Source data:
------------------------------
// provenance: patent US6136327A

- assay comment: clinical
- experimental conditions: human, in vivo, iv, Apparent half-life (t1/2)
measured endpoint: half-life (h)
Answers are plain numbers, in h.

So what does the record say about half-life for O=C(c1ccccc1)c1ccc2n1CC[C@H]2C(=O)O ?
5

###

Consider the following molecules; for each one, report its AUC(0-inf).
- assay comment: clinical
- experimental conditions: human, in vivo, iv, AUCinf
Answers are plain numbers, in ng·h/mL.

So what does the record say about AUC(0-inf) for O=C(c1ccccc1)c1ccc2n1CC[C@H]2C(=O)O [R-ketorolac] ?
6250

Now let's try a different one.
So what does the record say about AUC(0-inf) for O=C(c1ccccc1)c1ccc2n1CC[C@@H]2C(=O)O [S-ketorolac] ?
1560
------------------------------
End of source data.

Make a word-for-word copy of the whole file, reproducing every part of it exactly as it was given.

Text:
// provenance: patent US6136327A

- assay comment: clinical
- experimental conditions: human, in vivo, iv, Apparent half-life (t1/2)
measured endpoint: half-life (h)
Answers are plain numbers, in h.

So what does the record say about half-life for O=C(c1ccccc1)c1ccc2n1CC[C@H]2C(=O)O ?
5

###

Consider the following molecules; for each one, report its AUC(0-inf).
- assay comment: clinical
- experimental conditions: human, in vivo, iv, AUCinf
Answers are plain numbers, in ng·h/mL.

So what does the record say about AUC(0-inf) for O=C(c1ccccc1)c1ccc2n1CC[C@H]2C(=O)O [R-ketorolac] ?
6250

Now let's try a different one.
So what does the record say about AUC(0-inf) for O=C(c1ccccc1)c1ccc2n1CC[C@@H]2C(=O)O [S-ketorolac] ?
1560